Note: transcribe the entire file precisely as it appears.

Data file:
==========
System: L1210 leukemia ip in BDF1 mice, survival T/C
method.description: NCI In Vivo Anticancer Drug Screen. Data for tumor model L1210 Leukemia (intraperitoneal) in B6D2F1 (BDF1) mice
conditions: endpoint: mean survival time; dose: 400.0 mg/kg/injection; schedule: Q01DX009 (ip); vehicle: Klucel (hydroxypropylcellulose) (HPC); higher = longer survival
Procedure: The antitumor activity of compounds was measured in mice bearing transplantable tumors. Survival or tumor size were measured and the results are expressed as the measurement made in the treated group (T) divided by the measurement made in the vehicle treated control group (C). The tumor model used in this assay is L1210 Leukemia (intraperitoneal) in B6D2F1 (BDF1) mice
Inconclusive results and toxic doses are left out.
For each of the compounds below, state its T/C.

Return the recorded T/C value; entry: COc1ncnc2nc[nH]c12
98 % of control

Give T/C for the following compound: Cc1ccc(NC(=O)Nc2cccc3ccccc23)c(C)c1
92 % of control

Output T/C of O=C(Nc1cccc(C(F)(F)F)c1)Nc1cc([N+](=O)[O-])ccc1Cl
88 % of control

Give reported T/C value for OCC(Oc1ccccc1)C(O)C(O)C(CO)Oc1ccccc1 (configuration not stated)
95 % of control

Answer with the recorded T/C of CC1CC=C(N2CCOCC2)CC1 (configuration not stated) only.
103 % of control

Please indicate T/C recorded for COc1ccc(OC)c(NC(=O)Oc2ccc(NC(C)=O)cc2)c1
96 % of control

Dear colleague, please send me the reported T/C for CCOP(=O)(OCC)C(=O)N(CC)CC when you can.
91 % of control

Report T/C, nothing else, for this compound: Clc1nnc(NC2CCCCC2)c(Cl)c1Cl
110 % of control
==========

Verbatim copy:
System: L1210 leukemia ip in BDF1 mice, survival T/C
method.description: NCI In Vivo Anticancer Drug Screen. Data for tumor model L1210 Leukemia (intraperitoneal) in B6D2F1 (BDF1) mice
conditions: endpoint: mean survival time; dose: 400.0 mg/kg/injection; schedule: Q01DX009 (ip); vehicle: Klucel (hydroxypropylcellulose) (HPC); higher = longer survival
Procedure: The antitumor activity of compounds was measured in mice bearing transplantable tumors. Survival or tumor size were measured and the results are expressed as the measurement made in the treated group (T) divided by the measurement made in the vehicle treated control group (C). The tumor model used in this assay is L1210 Leukemia (intraperitoneal) in B6D2F1 (BDF1) mice
Inconclusive results and toxic doses are left out.
For each of the compounds below, state its T/C.

Return the recorded T/C value; entry: COc1ncnc2nc[nH]c12
98 % of control

Give T/C for the following compound: Cc1ccc(NC(=O)Nc2cccc3ccccc23)c(C)c1
92 % of control

Output T/C of O=C(Nc1cccc(C(F)(F)F)c1)Nc1cc([N+](=O)[O-])ccc1Cl
88 % of control

Give reported T/C value for OCC(Oc1ccccc1)C(O)C(O)C(CO)Oc1ccccc1 (configuration not stated)
95 % of control

Answer with the recorded T/C of CC1CC=C(N2CCOCC2)CC1 (configuration not stated) only.
103 % of control

Please indicate T/C recorded for COc1ccc(OC)c(NC(=O)Oc2ccc(NC(C)=O)cc2)c1
96 % of control

Dear colleague, please send me the reported T/C for CCOP(=O)(OCC)C(=O)N(CC)CC when you can.
91 % of control

Report T/C, nothing else, for this compound: Clc1nnc(NC2CCCCC2)c(Cl)c1Cl
110 % of control